£25 for published contributions advise on the effects of opencast mining on health, which resulted in New South Wales turning down one scheme and Queensland ruling that there must be a buffer zone of at least two kilometres around open-cast mining operations in populated areas to safeguard people’s health. Dr van Steenis said: ‘New South Wales did lung tests in 800 children which proved what I was saying. Lung function is down 20 per cent in children living two miles from an opencast mine. It’s like a judge saying he’s not going to listen to the expert witness at a trial.’
Dr van Steenis may yet stop the mine – 18 out of the 20 schemes for open-cast mines that he has been involved with so far have been overturned.
Hanratty campaign This April marks the fiftieth anniversary of the execution of James Hanratty for the notorious A6 murder. While that might make it old news for some, others keep plugging away to prove that Hanratty was innocent of the murder.
Norma Buddle first became interested in the case in 1962 when her mother told her that an innocent man was to be hanged. Two decades later her parents moved to Prestatyn, the neighbouring town to Rhyl, where Hanratty always maintained he had been at the time of the murder. It was during a stay at her parents’ bungalow that Norma came across
Paul Foot’s book, Who Killed Hanratty? ‘I had met Paul Foot in the 70s at a political meeting and heard him speak many times, so I was very intrigued to discover he had written this wonderfully researched book on the Hanratty case,’ says Norma.
When she asked if she could borrow the book, one of the librarians came over to discuss the case. ‘She had gone to school with Ivy Vincent’s daughter and had lived close to Mrs Jones, Betty Davies and Margaret Walker [together with Ivy Vincent these were Rhyl witnesses who had confirmed Hanratty’s alibi] and knew them all very well. She was at pains to point out what decent people they all were – a view echoed throughout my research among the small community of people still left in Rhyl who remember the case.’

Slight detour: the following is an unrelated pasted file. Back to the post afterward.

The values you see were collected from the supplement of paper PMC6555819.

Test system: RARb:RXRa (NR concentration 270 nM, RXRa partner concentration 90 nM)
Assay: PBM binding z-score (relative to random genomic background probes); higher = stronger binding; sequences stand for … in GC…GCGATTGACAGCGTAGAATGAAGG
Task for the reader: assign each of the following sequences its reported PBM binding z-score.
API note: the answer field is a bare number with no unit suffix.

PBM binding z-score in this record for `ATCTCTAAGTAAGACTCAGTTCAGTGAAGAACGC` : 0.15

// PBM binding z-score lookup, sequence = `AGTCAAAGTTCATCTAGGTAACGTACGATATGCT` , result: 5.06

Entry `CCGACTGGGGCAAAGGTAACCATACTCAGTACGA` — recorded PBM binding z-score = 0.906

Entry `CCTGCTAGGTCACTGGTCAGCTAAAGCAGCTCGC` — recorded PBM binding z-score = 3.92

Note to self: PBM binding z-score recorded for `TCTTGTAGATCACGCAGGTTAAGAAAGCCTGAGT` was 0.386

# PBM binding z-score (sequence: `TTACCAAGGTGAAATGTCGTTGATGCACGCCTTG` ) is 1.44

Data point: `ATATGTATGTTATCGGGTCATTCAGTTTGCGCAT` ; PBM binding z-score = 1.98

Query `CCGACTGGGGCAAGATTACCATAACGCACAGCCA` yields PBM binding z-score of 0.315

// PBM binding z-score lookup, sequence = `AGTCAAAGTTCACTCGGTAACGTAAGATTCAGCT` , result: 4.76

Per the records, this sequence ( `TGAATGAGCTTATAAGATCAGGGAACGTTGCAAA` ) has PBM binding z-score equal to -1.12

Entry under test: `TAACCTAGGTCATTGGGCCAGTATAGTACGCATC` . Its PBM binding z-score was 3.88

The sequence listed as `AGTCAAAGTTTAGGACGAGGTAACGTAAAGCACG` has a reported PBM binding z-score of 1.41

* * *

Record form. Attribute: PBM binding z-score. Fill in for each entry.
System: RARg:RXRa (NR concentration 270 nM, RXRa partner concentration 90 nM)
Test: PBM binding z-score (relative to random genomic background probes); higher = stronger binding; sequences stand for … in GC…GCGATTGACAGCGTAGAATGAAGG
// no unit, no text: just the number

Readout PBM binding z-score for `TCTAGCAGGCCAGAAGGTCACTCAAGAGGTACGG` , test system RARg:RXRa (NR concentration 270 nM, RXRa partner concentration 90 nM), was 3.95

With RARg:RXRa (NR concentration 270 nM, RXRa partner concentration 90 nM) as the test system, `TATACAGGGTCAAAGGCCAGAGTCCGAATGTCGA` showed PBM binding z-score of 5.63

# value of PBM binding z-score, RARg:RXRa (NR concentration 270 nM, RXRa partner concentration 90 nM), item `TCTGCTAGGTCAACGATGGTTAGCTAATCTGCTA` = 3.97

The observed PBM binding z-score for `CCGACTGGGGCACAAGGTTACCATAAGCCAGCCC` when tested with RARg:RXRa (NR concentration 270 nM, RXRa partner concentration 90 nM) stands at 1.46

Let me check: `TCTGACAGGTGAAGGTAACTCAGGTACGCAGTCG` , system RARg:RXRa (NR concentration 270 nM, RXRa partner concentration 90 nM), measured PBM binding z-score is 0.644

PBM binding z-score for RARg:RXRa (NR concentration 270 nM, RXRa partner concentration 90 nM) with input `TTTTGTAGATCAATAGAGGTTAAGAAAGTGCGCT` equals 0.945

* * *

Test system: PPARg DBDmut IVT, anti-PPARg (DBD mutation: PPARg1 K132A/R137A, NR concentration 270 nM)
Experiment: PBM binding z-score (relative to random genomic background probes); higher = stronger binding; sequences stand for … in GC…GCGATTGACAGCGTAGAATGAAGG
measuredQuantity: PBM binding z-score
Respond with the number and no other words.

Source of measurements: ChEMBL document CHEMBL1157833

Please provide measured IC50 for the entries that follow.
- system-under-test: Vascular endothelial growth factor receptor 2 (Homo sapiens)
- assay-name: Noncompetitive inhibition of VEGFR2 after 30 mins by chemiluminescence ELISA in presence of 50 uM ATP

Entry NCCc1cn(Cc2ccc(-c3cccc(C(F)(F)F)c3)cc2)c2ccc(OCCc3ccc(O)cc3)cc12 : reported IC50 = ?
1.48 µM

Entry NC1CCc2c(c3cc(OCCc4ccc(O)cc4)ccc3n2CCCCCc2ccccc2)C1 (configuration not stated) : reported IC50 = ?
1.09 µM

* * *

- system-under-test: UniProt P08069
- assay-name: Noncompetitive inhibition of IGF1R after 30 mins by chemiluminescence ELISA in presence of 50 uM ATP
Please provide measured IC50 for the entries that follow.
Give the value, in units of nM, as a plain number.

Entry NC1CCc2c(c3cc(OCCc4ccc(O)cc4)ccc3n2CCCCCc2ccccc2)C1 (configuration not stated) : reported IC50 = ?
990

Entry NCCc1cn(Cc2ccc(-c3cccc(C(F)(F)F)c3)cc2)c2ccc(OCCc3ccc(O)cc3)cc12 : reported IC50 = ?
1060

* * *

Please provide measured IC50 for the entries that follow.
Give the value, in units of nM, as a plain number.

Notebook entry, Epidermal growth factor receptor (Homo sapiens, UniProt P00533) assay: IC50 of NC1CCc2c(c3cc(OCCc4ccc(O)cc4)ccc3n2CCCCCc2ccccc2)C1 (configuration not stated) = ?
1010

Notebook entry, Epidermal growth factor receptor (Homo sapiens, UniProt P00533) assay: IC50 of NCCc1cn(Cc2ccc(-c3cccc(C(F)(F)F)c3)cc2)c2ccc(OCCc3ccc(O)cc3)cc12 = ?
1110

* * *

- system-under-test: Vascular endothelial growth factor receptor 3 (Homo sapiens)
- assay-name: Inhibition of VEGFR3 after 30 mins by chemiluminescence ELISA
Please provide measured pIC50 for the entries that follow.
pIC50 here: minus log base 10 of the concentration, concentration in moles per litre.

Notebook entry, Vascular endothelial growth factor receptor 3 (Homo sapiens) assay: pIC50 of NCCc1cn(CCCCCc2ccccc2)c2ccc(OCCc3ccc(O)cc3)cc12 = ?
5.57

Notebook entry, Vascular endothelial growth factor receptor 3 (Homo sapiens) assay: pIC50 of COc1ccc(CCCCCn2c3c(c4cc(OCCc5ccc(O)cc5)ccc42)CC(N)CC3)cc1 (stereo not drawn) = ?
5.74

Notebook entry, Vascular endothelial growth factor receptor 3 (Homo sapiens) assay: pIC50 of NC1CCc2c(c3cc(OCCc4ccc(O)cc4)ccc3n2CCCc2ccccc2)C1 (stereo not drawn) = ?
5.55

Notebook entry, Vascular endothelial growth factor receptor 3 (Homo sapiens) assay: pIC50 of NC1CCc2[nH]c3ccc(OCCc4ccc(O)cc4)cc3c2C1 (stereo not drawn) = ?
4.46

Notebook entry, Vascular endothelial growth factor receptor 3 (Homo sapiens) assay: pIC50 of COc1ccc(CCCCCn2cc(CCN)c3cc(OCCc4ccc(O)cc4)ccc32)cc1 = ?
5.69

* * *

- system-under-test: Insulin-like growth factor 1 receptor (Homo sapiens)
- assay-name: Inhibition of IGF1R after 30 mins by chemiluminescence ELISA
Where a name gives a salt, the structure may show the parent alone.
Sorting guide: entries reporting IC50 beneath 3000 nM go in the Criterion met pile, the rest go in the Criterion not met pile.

Inspired by her findings, Norma has now put together three painstakingly researched booklets on the case that bring together evidence discovered by journalists and authors. She is now planning a fourth booklet to coincide with the anniversary of Hanratty’s hanging. This will cover the 2002 Hanratty appeal and the DNA evidence used by the prosecution. As we have previously reported, the Hanratty family’s solicitor,
J U N E A N D G E R A L D b y N A F
Not many dead
Important stories you may have missed
Parts of England suffering from drought have been warned that those conditions will continue into the summer if there is insufficient rain this coming winter. BBC Radio 2 news
A 35-year-old man will appear in court today charged with eating a page of a police officer’s notebook. The Oxford Times
The town council’s community and civic resources committee discussed whether there should be corporate wear for female councillors but decided not to buy scarves for female councillors. Marlborough &Pewsey
A Christmas tree intended for a town centre display was reported stolen yesterday – but was discovered to have been moved to a storage depot for safekeeping.
£25 for published contributions
Sir Geoffrey Bindman, hopes to get the case referred back to the Court of Appeal on the grounds that there are new doubts over the DNA evidence.
You can buyNormaBuddle’s booklets for £3 each from Housmans Bookshop, 5 Caledonian Road, King’s Cross, London N1, or online at www.housmans.com/books.php
Gazumping with heart A cheering story for these
February 2012 – THE OLDIE 9